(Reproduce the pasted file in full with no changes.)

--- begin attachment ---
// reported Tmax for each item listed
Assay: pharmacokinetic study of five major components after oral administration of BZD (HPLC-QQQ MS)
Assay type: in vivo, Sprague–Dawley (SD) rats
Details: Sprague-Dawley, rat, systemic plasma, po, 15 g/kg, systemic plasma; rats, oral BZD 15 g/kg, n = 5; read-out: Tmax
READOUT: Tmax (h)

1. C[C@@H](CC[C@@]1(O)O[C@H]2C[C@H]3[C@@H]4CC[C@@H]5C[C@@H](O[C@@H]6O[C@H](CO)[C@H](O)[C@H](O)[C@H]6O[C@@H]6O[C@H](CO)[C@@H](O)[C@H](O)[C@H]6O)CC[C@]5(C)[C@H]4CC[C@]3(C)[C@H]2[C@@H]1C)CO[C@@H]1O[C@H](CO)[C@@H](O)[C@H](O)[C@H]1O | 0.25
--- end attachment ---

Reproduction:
// reported Tmax for each item listed
Assay: pharmacokinetic study of five major components after oral administration of BZD (HPLC-QQQ MS)
Assay type: in vivo, Sprague–Dawley (SD) rats
Details: Sprague-Dawley, rat, systemic plasma, po, 15 g/kg, systemic plasma; rats, oral BZD 15 g/kg, n = 5; read-out: Tmax
READOUT: Tmax (h)

1. C[C@@H](CC[C@@]1(O)O[C@H]2C[C@H]3[C@@H]4CC[C@@H]5C[C@@H](O[C@@H]6O[C@H](CO)[C@H](O)[C@H](O)[C@H]6O[C@@H]6O[C@H](CO)[C@@H](O)[C@H](O)[C@H]6O)CC[C@]5(C)[C@H]4CC[C@]3(C)[C@H]2[C@@H]1C)CO[C@@H]1O[C@H](CO)[C@@H](O)[C@H](O)[C@H]1O | 0.25